B12 Deficiency Can Be Serious
Even as in the last issue we discussed recent, increased vitamin D deficiency overdiagnosis ( call it “vitamin D sufficiency”), there can of course be legitimate gaps in our nutrition that are far more common than others. One deficiency with many causes that can lead to health trouble is vitamin B12 deficiency.
Vitamin B12 helps the body manufacture red blood cells and nerves; it also helps with DNA maintenance and other functions. The current recommended intake for B12 is, for the average adult, 2.4 micrograms per day. Like most vitamins, B12 can’t be made by the body and so is classified as an “essential” vitamin. Some people don’t consume enough vitamin B12 to meet their needs, while others can’t absorb enough, no matter how much they consume.
Vitamin B12 deficiency is therefore relatively common, especially among older people. The National Health and Nutrition Examination Survey (NHANES) estimates that 3.2% of adults over age 50 have a seriously low B12 level, and up to 20% may have a borderline deficiency.
What are the possible health outcomes of B12 deficiency?
According to a case report from Massachusetts General Hospital published in NEJM, over the course of two months, one 62-year-old man developed pins and needles sensations in his hands, had trouble walking, suffered severe joint pain, became progressively short of breath and turned yellow. The cause was lack of vitamin B12 in his bloodstream. Worse than all of this, a severe vitamin B12 deficiency can also lead to deep depression, paranoia and delusions, memory loss, incontinence, loss of taste and smell and more.
Who is at risk for B12 deficiency?
Of the many causes of B12 deficiency, two of them can confound us because they are practices frequently undertaken to improve health: a vegetarian diet and weight loss surgery.
It’s important to remember that plants don’t make vitamin B12. The only foods that deliver it are meat, eggs, poultry, dairy products and B vitamin-enriched pastas and cereals. Strict vegetarians and vegans are at high risk for developing a B12 deficiency if they don’t eat grains that have been fortified with the vitamin or take a vitamin supplement. But the popular gluten-free and low carbohydrate diets that have been embraced by millions of people in recent years can eliminate even these supplemental sources of B vitamins that would otherwise be consumed.
People who have stomach stapling or other form of weight-loss surgery are also more likely to be low in vitamin B12 because the operation interferes with the body’s ability to extract vitamin B12 from food.
Conditions that interfere with food absorption, such celiac or Crohn’s disease, can cause B12 trouble (as well as necessitate dietary modifications that can interfere with B12 intake, like eliminating foods containing gluten). Note too that use of commonly prescribed acid reflux medications can interfere with the stomach acids needed to absorb vitamin B12. The condition is more likely to occur in older people due to the cutback in stomach acid production that often occurs with aging.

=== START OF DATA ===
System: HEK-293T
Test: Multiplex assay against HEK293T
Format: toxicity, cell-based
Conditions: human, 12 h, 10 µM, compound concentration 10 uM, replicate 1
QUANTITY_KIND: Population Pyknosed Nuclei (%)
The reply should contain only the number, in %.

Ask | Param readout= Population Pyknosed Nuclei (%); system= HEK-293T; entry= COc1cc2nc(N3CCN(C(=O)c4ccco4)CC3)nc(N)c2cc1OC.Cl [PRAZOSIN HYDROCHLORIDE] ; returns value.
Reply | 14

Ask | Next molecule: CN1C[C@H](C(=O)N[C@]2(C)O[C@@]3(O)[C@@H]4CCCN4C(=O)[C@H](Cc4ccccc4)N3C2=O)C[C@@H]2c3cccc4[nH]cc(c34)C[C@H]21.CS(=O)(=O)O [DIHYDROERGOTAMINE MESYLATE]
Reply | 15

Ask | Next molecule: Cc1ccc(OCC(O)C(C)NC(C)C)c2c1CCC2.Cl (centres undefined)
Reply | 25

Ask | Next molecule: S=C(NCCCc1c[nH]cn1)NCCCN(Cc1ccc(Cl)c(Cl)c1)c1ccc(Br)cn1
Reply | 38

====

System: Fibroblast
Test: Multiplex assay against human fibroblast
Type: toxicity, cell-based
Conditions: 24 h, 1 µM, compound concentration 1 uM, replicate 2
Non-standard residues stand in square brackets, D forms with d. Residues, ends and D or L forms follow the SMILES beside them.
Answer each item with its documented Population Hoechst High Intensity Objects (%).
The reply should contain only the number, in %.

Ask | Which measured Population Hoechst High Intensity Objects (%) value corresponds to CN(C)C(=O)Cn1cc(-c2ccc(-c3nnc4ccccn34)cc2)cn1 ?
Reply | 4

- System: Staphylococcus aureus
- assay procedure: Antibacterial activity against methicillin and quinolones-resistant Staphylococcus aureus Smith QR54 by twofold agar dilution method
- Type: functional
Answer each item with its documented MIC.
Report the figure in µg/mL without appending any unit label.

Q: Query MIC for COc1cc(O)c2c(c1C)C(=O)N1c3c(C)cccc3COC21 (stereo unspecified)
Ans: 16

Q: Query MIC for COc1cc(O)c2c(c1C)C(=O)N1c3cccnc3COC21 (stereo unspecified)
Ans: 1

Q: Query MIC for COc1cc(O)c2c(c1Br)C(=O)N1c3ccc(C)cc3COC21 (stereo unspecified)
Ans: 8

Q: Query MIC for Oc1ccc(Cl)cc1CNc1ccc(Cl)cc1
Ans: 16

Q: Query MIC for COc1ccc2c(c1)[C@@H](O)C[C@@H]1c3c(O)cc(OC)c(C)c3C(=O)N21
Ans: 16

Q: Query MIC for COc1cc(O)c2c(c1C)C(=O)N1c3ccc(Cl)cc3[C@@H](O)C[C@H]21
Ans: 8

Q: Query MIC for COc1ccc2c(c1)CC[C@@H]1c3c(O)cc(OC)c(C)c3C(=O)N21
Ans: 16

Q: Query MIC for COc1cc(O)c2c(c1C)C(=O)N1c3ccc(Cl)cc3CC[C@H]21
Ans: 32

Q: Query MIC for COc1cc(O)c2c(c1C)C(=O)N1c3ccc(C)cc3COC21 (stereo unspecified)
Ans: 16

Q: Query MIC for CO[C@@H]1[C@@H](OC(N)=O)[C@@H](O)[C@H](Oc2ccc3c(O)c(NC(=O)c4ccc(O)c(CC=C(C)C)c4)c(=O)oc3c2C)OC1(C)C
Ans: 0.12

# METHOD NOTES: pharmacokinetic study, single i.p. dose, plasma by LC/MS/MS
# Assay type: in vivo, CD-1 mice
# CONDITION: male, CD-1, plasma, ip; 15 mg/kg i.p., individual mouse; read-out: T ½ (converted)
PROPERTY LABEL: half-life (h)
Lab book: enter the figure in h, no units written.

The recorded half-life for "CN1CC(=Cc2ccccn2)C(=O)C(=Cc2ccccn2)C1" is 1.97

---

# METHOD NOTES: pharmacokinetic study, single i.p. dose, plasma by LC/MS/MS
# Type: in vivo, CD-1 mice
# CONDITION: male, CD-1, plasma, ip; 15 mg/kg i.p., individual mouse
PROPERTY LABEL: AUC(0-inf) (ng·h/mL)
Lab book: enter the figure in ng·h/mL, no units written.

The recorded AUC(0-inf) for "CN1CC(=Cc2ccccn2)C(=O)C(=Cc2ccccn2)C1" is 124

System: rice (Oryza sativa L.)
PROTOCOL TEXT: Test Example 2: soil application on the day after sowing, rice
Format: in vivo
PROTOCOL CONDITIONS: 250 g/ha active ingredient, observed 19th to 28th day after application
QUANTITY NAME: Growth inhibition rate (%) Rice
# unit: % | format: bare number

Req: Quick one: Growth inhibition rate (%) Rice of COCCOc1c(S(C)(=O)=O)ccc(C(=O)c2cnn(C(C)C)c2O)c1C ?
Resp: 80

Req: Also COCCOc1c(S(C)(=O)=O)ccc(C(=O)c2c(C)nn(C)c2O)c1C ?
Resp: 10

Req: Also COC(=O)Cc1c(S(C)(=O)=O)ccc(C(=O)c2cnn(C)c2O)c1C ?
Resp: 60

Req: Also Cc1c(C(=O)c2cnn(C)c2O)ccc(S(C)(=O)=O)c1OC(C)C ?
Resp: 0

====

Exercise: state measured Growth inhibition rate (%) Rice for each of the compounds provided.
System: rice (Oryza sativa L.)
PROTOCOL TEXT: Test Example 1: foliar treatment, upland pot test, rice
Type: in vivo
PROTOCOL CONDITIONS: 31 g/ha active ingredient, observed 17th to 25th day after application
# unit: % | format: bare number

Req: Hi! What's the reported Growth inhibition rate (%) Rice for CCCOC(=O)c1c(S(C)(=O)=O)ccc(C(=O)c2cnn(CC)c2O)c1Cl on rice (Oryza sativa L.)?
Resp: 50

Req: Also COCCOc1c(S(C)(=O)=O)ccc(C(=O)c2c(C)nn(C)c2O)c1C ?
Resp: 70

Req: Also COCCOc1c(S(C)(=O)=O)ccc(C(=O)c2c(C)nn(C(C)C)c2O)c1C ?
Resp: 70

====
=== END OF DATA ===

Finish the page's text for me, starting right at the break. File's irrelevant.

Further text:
How to recognize a B12 deficiency
Vitamin B12 deficiency can manifest both fairly quickly or very gradually. The condition can also be overlooked or confused with something else since the symptoms are wide-ranging. These may include:
- strange sensations, numbness or tingling in the hands, legs or feet
- difficulty walking (staggering, balance problems)
- a swollen, inflamed tongue
- yellowed skin (jaundice)
- cognitive difficulties and memory loss
- paranoia or hallucinations
After a clinical evaluation a blood test is needed to confirm the condition. Early detection and treatment are important. Untreated B12 deficiency can cause severe neurologic problems and blood diseases.
When to check your level
You should ask your doctor to check your B12 level if you:
- are over 50 years old
- take a proton-pump inhibitor (such as Nexium or Prevacid) or H2 blocker (such as Pepcid or Zantac)
- take metformin (a diabetes drug)
- are a strict vegetarian
- have had weight-loss surgery or have a condition that interferes with the absorption of food
A serious vitamin B12 deficiency can be corrected two ways: weekly shots of vitamin B12 or daily high-dose B12 pills. A mild B12 deficiency can be corrected with a standard multivitamin. Preventing a B12 deficiency is not difficult for many people who may otherwise be at risk. If you are a strict vegetarian or vegan, it’s important to eat breads, cereals or other grains that have been fortified with vitamin B12, or take a daily supplement. A standard multivitamin delivers 6 micrograms, well above the determined daily need of 2.4 micrograms.
If you are over age 50, the Institute of Medicine recommends that you get extra B12 from a supplement, since you may not be able to absorb enough through food. Once again, Aa standard multivitamin usually will suffice.
B12 is not really a cure
It’s worth mentioning that vitamin B12 is increasingly oversold as a cure or preventive strategy for many conditions. The internet is full of pseudoscience claiming that vitamin B12 can prevent Alzheimer’s disease, heart disease and other chronic conditions. There are websites devoted to B12 supplementation to reverse infertility, eczema and a long list of other health problems. There is no basis for many of these overreaching conclusions.
Harvard health points out, for example, that although B12 deficiency can be associated with cognitive decline, the leap to B12 supplementation as a means to prevent Alzheimer’s disease is unfounded. Clinical studies involving people with Alzheimer’s disease have not shown improvement in cognitive function, even doses of the vitamin as high as 1,000 micrograms. Plan to get enough vitamin B12 to prevent a deficiency, and avoid turning to the vitamin as a remedy for whatever ails you.